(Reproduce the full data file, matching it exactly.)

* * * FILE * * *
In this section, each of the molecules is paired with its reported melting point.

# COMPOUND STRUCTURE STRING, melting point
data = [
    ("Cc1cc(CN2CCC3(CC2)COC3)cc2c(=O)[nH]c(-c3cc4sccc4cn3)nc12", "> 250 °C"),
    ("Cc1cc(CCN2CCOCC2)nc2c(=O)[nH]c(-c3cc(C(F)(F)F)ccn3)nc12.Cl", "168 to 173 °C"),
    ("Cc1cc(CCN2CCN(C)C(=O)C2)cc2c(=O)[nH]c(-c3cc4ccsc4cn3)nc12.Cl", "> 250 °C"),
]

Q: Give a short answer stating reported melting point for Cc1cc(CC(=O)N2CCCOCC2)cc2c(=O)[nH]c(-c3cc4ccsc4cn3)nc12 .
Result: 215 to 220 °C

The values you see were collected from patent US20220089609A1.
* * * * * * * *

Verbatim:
In this section, each of the molecules is paired with its reported melting point.

# COMPOUND STRUCTURE STRING, melting point
data = [
    ("Cc1cc(CN2CCC3(CC2)COC3)cc2c(=O)[nH]c(-c3cc4sccc4cn3)nc12", "> 250 °C"),
    ("Cc1cc(CCN2CCOCC2)nc2c(=O)[nH]c(-c3cc(C(F)(F)F)ccn3)nc12.Cl", "168 to 173 °C"),
    ("Cc1cc(CCN2CCN(C)C(=O)C2)cc2c(=O)[nH]c(-c3cc4ccsc4cn3)nc12.Cl", "> 250 °C"),
]

Q: Give a short answer stating reported melting point for Cc1cc(CC(=O)N2CCCOCC2)cc2c(=O)[nH]c(-c3cc4ccsc4cn3)nc12 .
Result: 215 to 220 °C

The values you see were collected from patent US20220089609A1.